Where Music Meets Film | Music | Salt Lake City | Salt Lake City Weekly
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Where Music Meets Film

Cherrypicking the music-related offerings of the 2017 Sundance Music Festival.



The Sundance Film Festival always includes a few noteworthy collisions of sonics and celluloid. There are films about music or musicians, films by musicians or featuring them as actors, film screenings where musicians show up as fans or for photo opps and concerts coinciding with and capitalizing on the festival. The year 2017, known in the days of Trumplandia as the Final One, has all that ... but no bag of chips. Here are City Weekly's picks, plus some other stuff.

Mogwai Plays Atomic: Scotch experimental post-rockers Mogwai performs their latest album Atomic, a retread of their score for Mark Cousins' documentary Atomic: Living in Dread and Promise, which explores the full spectrum of atomic power—how it's used to both enrich and destroy lives. The Complex, Saturday, Jan. 21, 8 p.m.; smithstix.com.

Roxanne, Roxanne: Remember when rap was scandalous for using just one F-bomb? It was a simpler time, then. I was in junior high back then, so of course I was all about dat. I hung on every salvo of the "Roxanne Wars," a dis battle that started when Roxanne Shanté, a young rapper from Queens, dropped "Roxanne's Revenge" in response to UTFO's "Roxanne, Roxanne." Fans of old-school rap music will no doubt dig this biopic about Shanté, who left the game (although not entirely) after two albums to go to college, becoming a motivational speaker. Five screenings—see schedule at sundance.org/projects/roxanne-roxanne.

Kuso: Another rap-connected film, this time directed by and starring Flying Lotus (Steven Ellison). The rapper's debut feature is based on his original short film, which is so gnarly they thought it wise to provide audience members with a barf bag. The film, based on one of FlyLo's nightmares, stars Hannibal Buress, Tim Heidecker, Donnell Rawlings, George Clinton, Anders Holm and Byron Bowers, and features new music by Flying Lotus alter ego Captain Murphy, Thundercat and Akira Yamaoka. It screens four times, including once in SLC at the Broadway. See dates and times at sundance.org/projects/kuso.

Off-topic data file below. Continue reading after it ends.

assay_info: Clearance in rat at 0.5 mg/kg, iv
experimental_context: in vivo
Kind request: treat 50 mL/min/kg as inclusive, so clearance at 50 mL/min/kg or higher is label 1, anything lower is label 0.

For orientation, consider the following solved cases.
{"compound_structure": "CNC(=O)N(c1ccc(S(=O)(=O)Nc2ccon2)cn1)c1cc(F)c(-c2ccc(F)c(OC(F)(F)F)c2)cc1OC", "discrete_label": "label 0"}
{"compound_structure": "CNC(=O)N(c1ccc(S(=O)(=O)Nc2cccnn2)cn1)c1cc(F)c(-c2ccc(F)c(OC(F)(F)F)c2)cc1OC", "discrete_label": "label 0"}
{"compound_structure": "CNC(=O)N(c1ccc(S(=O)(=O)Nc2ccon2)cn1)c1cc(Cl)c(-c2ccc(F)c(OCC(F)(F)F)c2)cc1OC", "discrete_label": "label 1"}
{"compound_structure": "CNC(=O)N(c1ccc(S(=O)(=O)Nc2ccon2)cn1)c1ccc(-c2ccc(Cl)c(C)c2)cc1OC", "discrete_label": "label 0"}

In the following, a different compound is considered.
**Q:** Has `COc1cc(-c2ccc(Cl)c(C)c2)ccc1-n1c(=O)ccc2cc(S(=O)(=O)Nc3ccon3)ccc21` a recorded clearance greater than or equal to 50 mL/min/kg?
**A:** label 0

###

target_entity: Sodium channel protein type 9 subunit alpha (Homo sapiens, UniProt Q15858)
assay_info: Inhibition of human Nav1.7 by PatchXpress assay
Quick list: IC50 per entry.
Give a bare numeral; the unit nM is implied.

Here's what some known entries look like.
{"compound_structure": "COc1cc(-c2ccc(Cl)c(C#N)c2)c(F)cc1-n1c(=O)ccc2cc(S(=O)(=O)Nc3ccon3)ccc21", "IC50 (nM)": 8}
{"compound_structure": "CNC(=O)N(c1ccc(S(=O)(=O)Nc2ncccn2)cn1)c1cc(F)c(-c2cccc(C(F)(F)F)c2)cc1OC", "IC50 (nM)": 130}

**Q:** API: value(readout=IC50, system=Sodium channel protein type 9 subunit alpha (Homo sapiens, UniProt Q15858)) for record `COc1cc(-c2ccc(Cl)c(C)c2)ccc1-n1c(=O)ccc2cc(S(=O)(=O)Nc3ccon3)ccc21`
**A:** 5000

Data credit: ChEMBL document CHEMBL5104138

ASCAP Music Café: Now in its 19th year, the ASCAP Music Café is a perennial Sundance favorite, highlighting the juncture of music and film with daily sets by singer-songwriters and the occasional band. Artists appearing at the eight-day Café include Josh Kelley, Rooney, Fantastic Negrito, Michael Franti, Wilder Adkins, Andy Shauf, R.LUM.R, Nahkane Touré, Clare Bowen (Nashville), Lee DeWyze and more. ASCAP Music Café, 751 S. Main, Jan. 20-27, 2-6 p.m.; ascap.com.

Side Gigs: Park City Live's annual Snow Fest series will feature performances by Major Lazer (Jan. 20), Tiësto (Jan. 21), Marshmello (Jan. 22), Michael Franti & Spearhead (Jan. 24) and R.L. Grime (Jan. 26). The Cabin at Park City (thecabinparkcity.com) hosts shows by DJ Spider (Jan. 22), Oteil Burbridge & Friends (Jan. 23), The John Popper Project feat. Vernon Reid (Jan. 24), Rob Garza (Jan. 25) and Lukas Nelson with Royal Bliss (Jan. 26). parkcitylive.net.

Surprise! Just like fake encores, surprises at music and film festivals are de rigeur, which is French for either "Cracker Jack surprise" or "calculated leak by a publicist who is competing in a microcosm where the concentration of celebritude creates the Q Score bell curve equivalent to King's Peak." Speakin' of peaks: I have heard of no such surprises this year. So here are three totally made up rumors that we locals can start spreading now, just to see if they get traction.

Perhaps there will be a Nirvana tribute with Courtney Love as Kurt Cobain, Yao Ming as Krist Novoselic and Cult Leader's Casey Hansen as Dave Grohl.

Maybe a B-lister will attend the DJ set of a C-lister and an actor will perform their ho-hum original music.